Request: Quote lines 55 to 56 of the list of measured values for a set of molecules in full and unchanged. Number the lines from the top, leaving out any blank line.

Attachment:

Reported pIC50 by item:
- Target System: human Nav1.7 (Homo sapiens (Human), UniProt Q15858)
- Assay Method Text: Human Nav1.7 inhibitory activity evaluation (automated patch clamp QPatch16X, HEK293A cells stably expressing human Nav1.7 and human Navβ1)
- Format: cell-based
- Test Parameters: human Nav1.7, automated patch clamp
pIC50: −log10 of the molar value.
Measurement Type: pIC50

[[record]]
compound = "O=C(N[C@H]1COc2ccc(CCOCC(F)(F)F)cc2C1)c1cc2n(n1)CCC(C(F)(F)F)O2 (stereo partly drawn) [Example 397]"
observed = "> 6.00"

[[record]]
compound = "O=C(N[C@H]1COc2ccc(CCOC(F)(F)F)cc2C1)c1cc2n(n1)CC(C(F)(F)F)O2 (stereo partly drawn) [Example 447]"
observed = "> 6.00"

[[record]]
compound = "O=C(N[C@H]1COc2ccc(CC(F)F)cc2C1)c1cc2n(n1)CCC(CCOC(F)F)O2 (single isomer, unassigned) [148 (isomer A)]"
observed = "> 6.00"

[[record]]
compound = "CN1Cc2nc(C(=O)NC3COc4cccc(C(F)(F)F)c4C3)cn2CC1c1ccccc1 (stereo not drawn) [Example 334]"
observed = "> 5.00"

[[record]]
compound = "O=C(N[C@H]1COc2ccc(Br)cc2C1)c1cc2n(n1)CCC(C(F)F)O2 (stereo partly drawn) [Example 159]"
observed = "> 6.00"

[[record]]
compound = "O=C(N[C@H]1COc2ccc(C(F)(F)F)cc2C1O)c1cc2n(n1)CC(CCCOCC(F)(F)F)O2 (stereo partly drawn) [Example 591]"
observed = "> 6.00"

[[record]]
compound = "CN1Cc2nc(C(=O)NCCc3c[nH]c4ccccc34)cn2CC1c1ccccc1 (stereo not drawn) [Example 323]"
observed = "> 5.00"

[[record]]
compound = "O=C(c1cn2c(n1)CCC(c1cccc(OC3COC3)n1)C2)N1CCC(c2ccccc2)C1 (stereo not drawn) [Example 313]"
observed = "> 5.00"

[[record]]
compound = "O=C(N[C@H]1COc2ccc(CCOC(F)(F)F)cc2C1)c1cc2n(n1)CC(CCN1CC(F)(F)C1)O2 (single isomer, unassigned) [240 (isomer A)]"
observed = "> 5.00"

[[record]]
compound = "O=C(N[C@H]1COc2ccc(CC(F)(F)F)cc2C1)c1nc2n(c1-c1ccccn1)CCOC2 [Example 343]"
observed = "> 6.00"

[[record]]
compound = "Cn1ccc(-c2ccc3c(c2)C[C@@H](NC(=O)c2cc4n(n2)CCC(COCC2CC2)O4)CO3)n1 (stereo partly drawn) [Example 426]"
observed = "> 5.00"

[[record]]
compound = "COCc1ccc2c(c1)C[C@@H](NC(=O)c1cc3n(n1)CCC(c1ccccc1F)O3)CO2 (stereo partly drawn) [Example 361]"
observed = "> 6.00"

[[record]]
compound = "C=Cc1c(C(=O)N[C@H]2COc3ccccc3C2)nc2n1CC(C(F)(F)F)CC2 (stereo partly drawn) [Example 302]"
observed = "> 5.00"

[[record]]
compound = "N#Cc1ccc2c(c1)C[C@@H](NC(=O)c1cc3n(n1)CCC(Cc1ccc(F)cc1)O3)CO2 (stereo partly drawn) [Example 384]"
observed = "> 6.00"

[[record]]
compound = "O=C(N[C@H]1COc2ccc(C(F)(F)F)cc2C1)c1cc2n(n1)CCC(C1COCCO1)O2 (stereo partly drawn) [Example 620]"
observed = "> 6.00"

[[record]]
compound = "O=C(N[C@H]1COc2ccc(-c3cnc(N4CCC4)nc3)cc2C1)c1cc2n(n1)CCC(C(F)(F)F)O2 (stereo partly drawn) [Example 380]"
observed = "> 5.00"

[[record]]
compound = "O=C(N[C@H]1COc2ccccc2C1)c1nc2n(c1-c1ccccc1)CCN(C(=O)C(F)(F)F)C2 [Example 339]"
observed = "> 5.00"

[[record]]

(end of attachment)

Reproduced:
observed = "> 5.00"

[[record]]